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How to wash your hair properly, like a hairdresser would

How to wash your hair properly, like a hairdresser would

Don’t you just love that clean hair feeling when you get back from the hairdressers? Having a professional hair wash can be one of life’s biggest pleasures, especially if you get a relaxing head massage after your hair has been shampooed. But how to you replicate a proper hairdresser hair wash at home in the shower?

As a former hairdresser, I have some professional tips for you from the various hair salons that I once worked in. I will share all the details of how to wash your hair properly so that you can shampoo your own hair, just like a hairdresser would.

shampoo bar and refillable shampoo on a bath tray

How often should you wash your hair?

Everybody’s hair is different, so there are no golden rules for this one. If you’re prone to oily hair, you’re probably washing your hair daily (but you may actually be able to last two days if you try tip number 9). 

Most people wash their hair about 3 times a week on average, but how often you should wash your hair really depends on your hair type and lifestyle. Work out the frequency that’s best for you, but my advice is to always use a sulphate free shampoo.

Sulphate free shampoos are mild so they don’t completely strip out your natural hair oil (which your hair needs in order to stay moisturised). The sulphate free shampoo bars and sulphate free refillable shampoo that we make at Hairy Jayne are both mild on the hair while working up a good lather.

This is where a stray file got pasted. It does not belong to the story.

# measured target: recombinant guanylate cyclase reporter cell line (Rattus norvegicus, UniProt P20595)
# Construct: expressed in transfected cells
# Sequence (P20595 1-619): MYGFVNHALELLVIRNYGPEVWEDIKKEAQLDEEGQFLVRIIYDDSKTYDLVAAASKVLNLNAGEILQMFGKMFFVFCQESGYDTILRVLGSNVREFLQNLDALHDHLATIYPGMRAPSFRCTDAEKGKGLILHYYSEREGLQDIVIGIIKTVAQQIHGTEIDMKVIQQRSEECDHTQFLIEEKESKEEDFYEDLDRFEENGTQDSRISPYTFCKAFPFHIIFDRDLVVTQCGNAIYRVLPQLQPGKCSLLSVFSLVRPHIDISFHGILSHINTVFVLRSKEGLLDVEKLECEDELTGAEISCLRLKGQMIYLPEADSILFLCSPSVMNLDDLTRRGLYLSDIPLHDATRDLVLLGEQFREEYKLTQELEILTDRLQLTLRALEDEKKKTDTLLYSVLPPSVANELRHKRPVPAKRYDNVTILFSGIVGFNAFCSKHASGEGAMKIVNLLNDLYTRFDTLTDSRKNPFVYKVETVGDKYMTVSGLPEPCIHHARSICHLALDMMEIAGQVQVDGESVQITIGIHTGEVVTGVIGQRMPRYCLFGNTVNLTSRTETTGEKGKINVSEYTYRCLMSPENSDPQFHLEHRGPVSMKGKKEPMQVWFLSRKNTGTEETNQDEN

No matter how often you want to shampoo your hair, the steps below outlining how to wash your hair properly are exactly the same for all hair types. For very dry and curly hair, there is also a technique called co-washing, but that's another blogpost entirely.

 

Always remember that hair is weaker and stretchier when wet 

Unfortunately, when wet hair is stretched, it doesn’t snap back like a rubber band does. So it’s very important to be gentle with your hair when it’s wet and to not pull too hard on it.

Stretching your hair will damage the cuticle. A healthy cuticle is ever so slightly raised, but when hair is stretched the cuticle edges are lifted too far, making it rough and tangled.

 

Consider using a pre-shampoo oil before you even wet your hair

If you have particularly fine, delicate, long or dry hair, using a hair oil before you shampoo will help to protect it. While we do need moisture in our hair in order for it to be healthy, hair does absorb some extra water when it’s wet. The swelling from the absorption can lift the cuticle too much.

When the hair then dries the cuticle shrinks, which causes mechanical damage and hydral fatigue. This fatigue leads to cuticle breakage, mid-strand fractures and split ends.

So for fine and delicate hair, long hair (which is physically older hair) and already dry or damaged hair, some extra protection for the cuticle before wetting and shampooing can be helpful. Our Pre-shampoo Treatment Oil is exactly that, a pre-shampoo oil designed especially for this reason.

Ideally, the cuticle should be kept ever so slightly raised (not gaping open) so that the shampoo can get in to wash the hair effectively.

 

Top hair washing tips, straight from a hairdresser:

1. Wet your hair properly to prep the cuticle

Drench the hair thoroughly using lukewarm water. Soaking your hair in lukewarm water will keep the cuticle open at the optimum amount. Cold water will shut the cuticle closed – meaning it’s unable to be properly cleansed. And remember that hair is weak when wet, so don’t have the water too hot. 

2. Keep your hair drenched to help the shampoo lather

Once your hair is wet, don’t squeeze out any water, keep it soaking wet. The water in your hair will help the shampoo to lather properly. The more your shampoo lathers, the less product you’re likely to use.

3. Use the right amount of shampoo to combat dullness